I owned an old enough and used enough cello that I finally had to have the peg box rebushed and repegged. Because it was not a classically valuable instrument the only thing about that that bothered me was the cost. But I can imagine how I would have felt to have to have that kind of work done on "my Strad." At least with geared pegs you cannot see the pegbox disfigured by where the peg holes used to be!
I have had my violin for more than 25 years - it was new then. It has not had the pegs reshaped or the peg holes reamed in that time. So the need for "constantly shaving pegs, reshaping the hole" is exaggerated. I do apply a little lubricant when I change strings. If the pegs need to be shaved a couple of times per century I can live with that.
My experience is very like Bo's - neither of the two violins I played from 1970 to 2018 (one acquired new, the other 50 years old) ever required any attention to the pegs. I also never encountered a good violin for sale in a London dealership that was fitted with these gizmos. Of course that doesn't mean they're "bad", but maybe it's a climate thing?
Among professional cellists, tailpieces with four integral fine-tuners are more the rule than the exception.
Among cellists steel core strings are more the rule than the exception. I would also use such a tailpiece with steel strings.
I would not argue that fine tuners and geared pegs are inherently bad. In fact they surely have their proper place and application. I’m not against anyone owning a carbon fiber or electric violin either. But as the owner of a fine and rare masterpiece, one should be a caretaker of sorts and preserve the condition and integrity of the instrument for future generations. Just my opinion.
John, if a Stradivari violin had its original pegs,(which none do as far as I know) most high-level violin restorers and preservationists would probably recommend that if the violin is being used, different pegs be installed, and the originals set aside for posterity, rather than being subjected to the wear and tear of regular use. Since pegs are "wear items" which are commonly replaced, non-original pegs have come to have about the same level of acceptance as a non-original bridge or set of strings.
For an upscale instrument, do the addition of a Bois D'harmonie tailpiece or geared pegs affect the value of a violin? Or is it recommended to revert to a classical setup before putting the instrument on the market.
I wouldn't think that either would affect the value of an upscale instrument. The value of expensive instruments is mostly determined via methods other other than what accessories are attached.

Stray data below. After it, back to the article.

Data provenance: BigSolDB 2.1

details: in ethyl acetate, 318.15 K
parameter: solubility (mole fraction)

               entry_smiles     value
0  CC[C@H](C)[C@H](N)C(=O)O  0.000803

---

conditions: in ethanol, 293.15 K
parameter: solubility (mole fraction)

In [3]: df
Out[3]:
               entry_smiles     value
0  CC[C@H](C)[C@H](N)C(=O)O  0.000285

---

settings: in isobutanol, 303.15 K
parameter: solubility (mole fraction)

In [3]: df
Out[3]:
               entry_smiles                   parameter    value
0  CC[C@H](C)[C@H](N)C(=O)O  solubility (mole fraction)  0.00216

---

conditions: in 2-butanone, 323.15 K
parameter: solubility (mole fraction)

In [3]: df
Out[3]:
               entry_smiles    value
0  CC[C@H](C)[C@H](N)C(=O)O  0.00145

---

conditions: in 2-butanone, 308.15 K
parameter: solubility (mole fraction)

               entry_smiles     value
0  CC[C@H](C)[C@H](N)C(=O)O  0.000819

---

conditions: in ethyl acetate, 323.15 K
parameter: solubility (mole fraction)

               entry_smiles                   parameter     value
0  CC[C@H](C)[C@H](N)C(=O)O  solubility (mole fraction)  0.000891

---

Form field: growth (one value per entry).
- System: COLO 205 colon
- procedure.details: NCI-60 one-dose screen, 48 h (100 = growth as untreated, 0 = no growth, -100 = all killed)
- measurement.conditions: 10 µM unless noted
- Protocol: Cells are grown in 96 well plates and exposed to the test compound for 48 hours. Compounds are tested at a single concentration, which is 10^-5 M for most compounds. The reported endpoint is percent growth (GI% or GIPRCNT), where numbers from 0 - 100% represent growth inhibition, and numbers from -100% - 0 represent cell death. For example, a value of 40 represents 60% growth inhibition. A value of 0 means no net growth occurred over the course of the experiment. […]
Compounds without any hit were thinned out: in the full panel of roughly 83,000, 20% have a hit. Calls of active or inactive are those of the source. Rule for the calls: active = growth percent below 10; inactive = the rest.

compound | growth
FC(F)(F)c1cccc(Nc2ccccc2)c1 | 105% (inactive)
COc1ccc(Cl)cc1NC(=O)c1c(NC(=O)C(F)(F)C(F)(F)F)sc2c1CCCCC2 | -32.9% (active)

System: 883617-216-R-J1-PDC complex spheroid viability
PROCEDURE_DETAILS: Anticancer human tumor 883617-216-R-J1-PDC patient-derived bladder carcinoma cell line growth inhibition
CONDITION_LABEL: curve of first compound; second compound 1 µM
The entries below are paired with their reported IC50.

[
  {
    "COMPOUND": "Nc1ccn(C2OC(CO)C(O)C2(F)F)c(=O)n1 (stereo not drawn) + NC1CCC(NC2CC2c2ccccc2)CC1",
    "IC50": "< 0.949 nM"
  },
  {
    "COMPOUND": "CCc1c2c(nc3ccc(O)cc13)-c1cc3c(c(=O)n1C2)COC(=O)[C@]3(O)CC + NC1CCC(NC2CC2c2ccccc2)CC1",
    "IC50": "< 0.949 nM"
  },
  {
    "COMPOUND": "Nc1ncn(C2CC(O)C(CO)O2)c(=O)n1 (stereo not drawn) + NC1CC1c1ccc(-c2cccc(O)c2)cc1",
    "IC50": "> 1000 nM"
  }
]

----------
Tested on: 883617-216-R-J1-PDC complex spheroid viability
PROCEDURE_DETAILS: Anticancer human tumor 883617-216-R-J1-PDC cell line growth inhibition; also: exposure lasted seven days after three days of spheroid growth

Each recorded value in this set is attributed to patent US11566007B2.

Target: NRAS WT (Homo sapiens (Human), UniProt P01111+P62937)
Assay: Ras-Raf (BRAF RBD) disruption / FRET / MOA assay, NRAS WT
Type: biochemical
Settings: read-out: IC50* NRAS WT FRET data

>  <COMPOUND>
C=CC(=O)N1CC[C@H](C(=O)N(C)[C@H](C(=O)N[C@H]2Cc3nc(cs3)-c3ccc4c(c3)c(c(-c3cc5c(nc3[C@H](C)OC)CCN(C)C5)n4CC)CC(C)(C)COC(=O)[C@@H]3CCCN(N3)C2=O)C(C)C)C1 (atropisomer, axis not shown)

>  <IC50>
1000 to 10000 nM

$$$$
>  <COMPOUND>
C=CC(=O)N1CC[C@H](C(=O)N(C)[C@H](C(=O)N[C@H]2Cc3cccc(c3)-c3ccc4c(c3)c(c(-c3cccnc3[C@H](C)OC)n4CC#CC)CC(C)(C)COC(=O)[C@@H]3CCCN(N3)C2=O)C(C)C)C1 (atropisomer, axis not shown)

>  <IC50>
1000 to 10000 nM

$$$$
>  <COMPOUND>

On my bass and cello, the Wittner ultras without tuners are amazingly resonant and have solved some wolf tone issues. Not such a difference on viola and violin in my experience. I would never use fine tuners if they can get geared pegs. If I had to install a fine tuner tailpiece, I prefer the built-in style used by Dov Schmidt and Stradpet.
David, that definitely makes sense. I did not realize that geared pegs were easily reversible. Do you think they are a “better mouse trap” so to speak? Would you consider making them standard issue on your violins? What is the downside?
John, I don't use the geared pegs as standard issue. The main reason is low familiarity among players. For someone who has played for a long time, tuning with conventional pegs will have become almost automatic, and picking up a violin with pegs that work differently puts a new wrinkle into the matrix. ;-)
The extra weight may also be an issue for those of us that play without an SR. Glad you mentioned it David.
Elise, I was thinking that this could be overcome by tying helium balloons to the scroll. Think how festive that would look! :-)
I have put on custom PegHeds with real carved Rosewood and Ebony on my best violin and both of my violas. IMHO the weight difference and effect on the scroll is not noticeable. In fact, the improved resonance and tambre from being able to lose all fine tuners is very significant. Additionally, the ability to tune with normal technique from the pegs is much smoother and worry free. I also do not have to worry about the issues of potential damage to sound or table from slipped pegs - you know how it sometimes would take quite a while to get the instrument to play well after finding it in your case with popped pegs.
" Elise, I was thinking that this could be overcome by tying helium balloons to the scroll. Think how festive that would look!"
Attaching too many helium balloons to a violin is not without hazards. Ya don't want to go all crazy with it or anything, unless you do. ;-)
Helium is getting too expensive for violin scroll lifting. You can substitute with hydrogen balloons, just steer clear of open flames and sparks while playing ;)
Like all research-university chemistry departments, my department has several instruments that require liquid helium to maintain powerful magnets. MRI scanners likewise require liquid helium. No insulation is ever perfect, and these devices must be topped up periodically. The collective need for helium in research and in health care is stupendous. With help from a Federal funding stream for this purpose, we have installed a device to recover and re-liquefy the escaping helium gas. Even though helium has become expensive, I don't expect the device to pay for itself -- the installation was also very costly. But we had to do it.